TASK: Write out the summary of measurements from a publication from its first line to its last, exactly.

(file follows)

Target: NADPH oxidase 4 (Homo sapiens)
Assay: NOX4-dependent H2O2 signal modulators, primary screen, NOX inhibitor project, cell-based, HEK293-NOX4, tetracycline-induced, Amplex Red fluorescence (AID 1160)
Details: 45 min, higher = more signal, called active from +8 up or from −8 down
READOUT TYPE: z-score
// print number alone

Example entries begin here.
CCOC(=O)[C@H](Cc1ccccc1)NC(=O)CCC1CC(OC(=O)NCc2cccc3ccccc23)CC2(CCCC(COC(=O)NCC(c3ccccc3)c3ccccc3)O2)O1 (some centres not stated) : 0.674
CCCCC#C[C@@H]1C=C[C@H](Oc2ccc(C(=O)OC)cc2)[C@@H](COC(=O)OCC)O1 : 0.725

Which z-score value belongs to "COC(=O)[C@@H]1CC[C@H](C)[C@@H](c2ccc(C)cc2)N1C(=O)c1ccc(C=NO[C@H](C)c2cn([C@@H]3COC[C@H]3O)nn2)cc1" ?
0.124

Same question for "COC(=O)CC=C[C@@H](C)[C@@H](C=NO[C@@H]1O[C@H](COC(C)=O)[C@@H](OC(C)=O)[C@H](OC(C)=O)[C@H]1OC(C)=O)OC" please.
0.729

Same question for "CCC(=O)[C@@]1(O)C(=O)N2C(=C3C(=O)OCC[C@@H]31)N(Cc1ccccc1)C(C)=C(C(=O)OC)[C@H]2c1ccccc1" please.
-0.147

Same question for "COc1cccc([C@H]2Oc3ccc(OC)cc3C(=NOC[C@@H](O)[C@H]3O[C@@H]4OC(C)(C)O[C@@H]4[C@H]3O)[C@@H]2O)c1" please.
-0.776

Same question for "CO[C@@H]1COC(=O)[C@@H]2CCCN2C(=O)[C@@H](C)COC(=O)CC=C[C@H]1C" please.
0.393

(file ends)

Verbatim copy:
Target: NADPH oxidase 4 (Homo sapiens)
Assay: NOX4-dependent H2O2 signal modulators, primary screen, NOX inhibitor project, cell-based, HEK293-NOX4, tetracycline-induced, Amplex Red fluorescence (AID 1160)
Details: 45 min, higher = more signal, called active from +8 up or from −8 down
READOUT TYPE: z-score
// print number alone

Example entries begin here.
CCOC(=O)[C@H](Cc1ccccc1)NC(=O)CCC1CC(OC(=O)NCc2cccc3ccccc23)CC2(CCCC(COC(=O)NCC(c3ccccc3)c3ccccc3)O2)O1 (some centres not stated) : 0.674
CCCCC#C[C@@H]1C=C[C@H](Oc2ccc(C(=O)OC)cc2)[C@@H](COC(=O)OCC)O1 : 0.725

Which z-score value belongs to "COC(=O)[C@@H]1CC[C@H](C)[C@@H](c2ccc(C)cc2)N1C(=O)c1ccc(C=NO[C@H](C)c2cn([C@@H]3COC[C@H]3O)nn2)cc1" ?
0.124

Same question for "COC(=O)CC=C[C@@H](C)[C@@H](C=NO[C@@H]1O[C@H](COC(C)=O)[C@@H](OC(C)=O)[C@H](OC(C)=O)[C@H]1OC(C)=O)OC" please.
0.729

Same question for "CCC(=O)[C@@]1(O)C(=O)N2C(=C3C(=O)OCC[C@@H]31)N(Cc1ccccc1)C(C)=C(C(=O)OC)[C@H]2c1ccccc1" please.
-0.147

Same question for "COc1cccc([C@H]2Oc3ccc(OC)cc3C(=NOC[C@@H](O)[C@H]3O[C@@H]4OC(C)(C)O[C@@H]4[C@H]3O)[C@@H]2O)c1" please.
-0.776

Same question for "CO[C@@H]1COC(=O)[C@@H]2CCCN2C(=O)[C@@H](C)COC(=O)CC=C[C@H]1C" please.
0.393